All reports of stem cells from cloned human embryos are fraudulent. Investigators had already debunked South Korean scientist Hwang Woo Suk's 2005 report that he got stem-cell lines from 11 patients. Now they've discredited the world's only other such report, issued by Hwang in 2004. However, the panel says 1) Hwang did clone a dog, as he claimed, and 2) there's evidence that he did clone human embryos. American researchers say they'll now derive stem cells from human clones to prove that Hwang's failure to do it doesn't mean it can't be done. (For Human Nature's latest take on the Korean cloning scandal, click here.)
Brain scientists want high schools to start later so teens can sleep. Research shows that body clocks run later in teens than in adults and younger kids: In teens, a sleep-inducing hormone doesn't start rising till 10 or 11 p.m. and doesn't let up till 8 a.m. Some high schools are starting later; others are considering it. Skeptical parents say adjusting the school day would 1) interfere with after-school jobs and 2) give in to teens who stay up late playing video games or chatting on the phone. But some scientists say 1) we should respect kids' sleep needs the way we respect their nutritional needs, and 2) sending them to school at 7 a.m. just teaches them to dope themselves with coffee.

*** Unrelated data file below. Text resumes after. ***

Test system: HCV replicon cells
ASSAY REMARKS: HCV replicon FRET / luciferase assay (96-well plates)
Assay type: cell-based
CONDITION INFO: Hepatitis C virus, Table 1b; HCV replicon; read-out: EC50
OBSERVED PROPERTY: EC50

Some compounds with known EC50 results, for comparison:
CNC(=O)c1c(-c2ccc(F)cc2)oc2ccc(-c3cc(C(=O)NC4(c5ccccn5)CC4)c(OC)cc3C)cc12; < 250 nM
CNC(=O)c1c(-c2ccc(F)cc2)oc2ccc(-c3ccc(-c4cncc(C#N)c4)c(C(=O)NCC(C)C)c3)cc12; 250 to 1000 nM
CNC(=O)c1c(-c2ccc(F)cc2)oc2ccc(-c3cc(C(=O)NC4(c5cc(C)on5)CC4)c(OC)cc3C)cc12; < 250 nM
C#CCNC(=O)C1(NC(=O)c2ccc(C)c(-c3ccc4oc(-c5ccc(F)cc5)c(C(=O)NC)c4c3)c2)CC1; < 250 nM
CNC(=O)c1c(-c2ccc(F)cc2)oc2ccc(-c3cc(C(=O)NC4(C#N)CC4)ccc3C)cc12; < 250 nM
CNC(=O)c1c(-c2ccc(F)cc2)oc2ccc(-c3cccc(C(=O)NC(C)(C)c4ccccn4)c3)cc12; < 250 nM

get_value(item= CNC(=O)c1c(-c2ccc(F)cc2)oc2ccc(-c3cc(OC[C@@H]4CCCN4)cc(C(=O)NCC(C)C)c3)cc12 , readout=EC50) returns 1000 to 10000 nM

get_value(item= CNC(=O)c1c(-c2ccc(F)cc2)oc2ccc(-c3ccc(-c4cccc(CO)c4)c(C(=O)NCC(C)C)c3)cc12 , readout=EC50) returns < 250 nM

About 500,000 fetuses are aborted in India each year because they're girls. The more daughters a couple has without bearing a son, the more lopsided the odds become that the next baby they allow to be born will be male. Couples whose last child was male are as likely to bear a daughter as a son; couples whose last child was female are only 76 percent as likely to bear a daughter as a son; couples whose last two children were female are only 72 percent as likely to bear a daughter as a son. Bonus finding: Educated women are more likely than illiterate women to make sure their second child is a boy.
Smoking during pregnancy boosts the odds that your baby will have the wrong number of fingers. Smoking 10 or fewer cigarettes a day increases the risk of too many, too few, or webbed fingers by 29 percent. Smoking a pack a day almost doubles the risk. Question: Will grossness make this warning more effective than previous cigarette warnings?
Will Saletan covers science, technology, and politics for Slate and says a lot of things that get him in trouble.